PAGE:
Gridlife Round 1 2019
April 6th, 2019 marked the first GridLife event of the 2019 season at Mid-Ohio where Slumdog started another season and the newly dubbed “UltraMiata” got its first shakedown after a major overhaul during its first offseason. The weather continued to bounce back and forth in the forecast from rain over both days to a perfect window of dry and moderate temperatures in the 60’s, providing us with almost optimal conditions for a true shakedown. For Slumdog, a few solid outings showed us some minor changes are needed to compliment the new components put in place this year before the next event. As for the Miata, this first event was not only a successful shake-down, but also a shimmering glimpse into how ‘Ultra’ it really is.
The months leading up to this event were very busy for Mechanical Advantage Racing. Slumdog made the trip from North Carolina arriving early Saturday morning after a good week of prep work. On the Miata, our traditional To-Do list made from painter’s tape on the windshield never seemed to get shorter and with each task crossed off at least one additional was added to take its place. But, as with the 2018 season, the car fired up and pulled onto the trailer Thursday night before the weekend and was ready to go to Mid-Ohio for GridLife round 1. The MAR North Team packed up and made the relatively short drive out to Mid-Ohio from our, well, Mid-Ohio Headquarters (Grant’s House) and arrived at the track a little after 7pm Friday night. Upon arrival, the Miata received a quick oil change, alignment check, sticker and banner application, and final bolt check before passing tech and waiting patiently for our first time out in the morning where both UltraMiata and Slumdog would make their presence known.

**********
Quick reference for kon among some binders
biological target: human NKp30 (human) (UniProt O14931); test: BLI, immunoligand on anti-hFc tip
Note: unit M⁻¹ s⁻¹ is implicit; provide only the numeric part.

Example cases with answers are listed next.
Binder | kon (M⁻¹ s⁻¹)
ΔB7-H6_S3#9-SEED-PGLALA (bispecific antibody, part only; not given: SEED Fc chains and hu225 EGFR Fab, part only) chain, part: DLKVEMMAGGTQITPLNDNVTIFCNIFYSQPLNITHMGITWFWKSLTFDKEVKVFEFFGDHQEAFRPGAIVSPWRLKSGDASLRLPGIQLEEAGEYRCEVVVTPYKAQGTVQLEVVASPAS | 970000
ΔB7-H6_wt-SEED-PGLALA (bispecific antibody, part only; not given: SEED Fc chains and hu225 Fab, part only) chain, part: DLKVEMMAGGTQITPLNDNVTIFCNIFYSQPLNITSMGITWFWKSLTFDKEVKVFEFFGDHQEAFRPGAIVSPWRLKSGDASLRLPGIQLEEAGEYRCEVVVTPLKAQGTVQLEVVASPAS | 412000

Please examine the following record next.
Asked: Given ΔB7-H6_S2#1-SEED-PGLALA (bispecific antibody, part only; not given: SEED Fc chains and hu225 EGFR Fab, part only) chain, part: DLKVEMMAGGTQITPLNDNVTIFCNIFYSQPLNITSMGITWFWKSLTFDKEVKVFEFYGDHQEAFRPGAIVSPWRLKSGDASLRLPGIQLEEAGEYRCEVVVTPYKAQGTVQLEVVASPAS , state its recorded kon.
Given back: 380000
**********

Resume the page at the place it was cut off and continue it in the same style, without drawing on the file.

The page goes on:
With the new structure of the Time Attack series, our approach to these events as a team has changed. Since both Slumdog and UltraMiata run in the GridLife Unlimited series, Mechanical Advantage Racing competes as one entity with both cars. What this means is whether the Miata or Slumdog are out on the tarmac, we are scoring points for the same team. This gives us a bigger competitive advantage now that the team is split up geographically. For certain events that are a very long haul for one car or the other, we will all travel to the event to support the closer car and run that under the MAR tag. For events such as Mid Ohio where we were able to have both vehicles present, we are able to deem one car “Primary” and the other “Secondary.” If our primary car runs into any shakedown issues, maintenance concerns, or component failures, we can prep the secondary car and continue to keep MAR in the fight. For this first event, we were fortunate enough to have both cars there and the UltraMiata was deemed the primary car for its new build shakedown and Slumdog was the big hitter waiting in que.